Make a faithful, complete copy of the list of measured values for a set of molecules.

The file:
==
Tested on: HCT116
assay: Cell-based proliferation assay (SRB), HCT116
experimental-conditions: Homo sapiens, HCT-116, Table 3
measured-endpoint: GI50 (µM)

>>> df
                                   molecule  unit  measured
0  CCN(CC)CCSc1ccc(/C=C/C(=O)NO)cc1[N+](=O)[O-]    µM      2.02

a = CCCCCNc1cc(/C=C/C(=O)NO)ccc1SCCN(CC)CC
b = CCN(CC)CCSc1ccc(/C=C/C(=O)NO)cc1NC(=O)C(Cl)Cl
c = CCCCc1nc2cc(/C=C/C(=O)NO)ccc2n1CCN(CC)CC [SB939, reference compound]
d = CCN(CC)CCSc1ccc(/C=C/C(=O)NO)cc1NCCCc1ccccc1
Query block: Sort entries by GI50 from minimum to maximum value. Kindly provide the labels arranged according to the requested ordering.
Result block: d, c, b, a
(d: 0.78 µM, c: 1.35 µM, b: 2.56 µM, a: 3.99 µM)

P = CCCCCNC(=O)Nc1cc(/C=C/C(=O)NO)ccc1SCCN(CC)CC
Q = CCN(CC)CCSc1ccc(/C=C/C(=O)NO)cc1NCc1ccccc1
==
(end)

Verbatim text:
Tested on: HCT116
assay: Cell-based proliferation assay (SRB), HCT116
experimental-conditions: Homo sapiens, HCT-116, Table 3
measured-endpoint: GI50 (µM)

>>> df
                                   molecule  unit  measured
0  CCN(CC)CCSc1ccc(/C=C/C(=O)NO)cc1[N+](=O)[O-]    µM      2.02

a = CCCCCNc1cc(/C=C/C(=O)NO)ccc1SCCN(CC)CC
b = CCN(CC)CCSc1ccc(/C=C/C(=O)NO)cc1NC(=O)C(Cl)Cl
c = CCCCc1nc2cc(/C=C/C(=O)NO)ccc2n1CCN(CC)CC [SB939, reference compound]
d = CCN(CC)CCSc1ccc(/C=C/C(=O)NO)cc1NCCCc1ccccc1
Query block: Sort entries by GI50 from minimum to maximum value. Kindly provide the labels arranged according to the requested ordering.
Result block: d, c, b, a
(d: 0.78 µM, c: 1.35 µM, b: 2.56 µM, a: 3.99 µM)

P = CCCCCNC(=O)Nc1cc(/C=C/C(=O)NO)ccc1SCCN(CC)CC
Q = CCN(CC)CCSc1ccc(/C=C/C(=O)NO)cc1NCc1ccccc1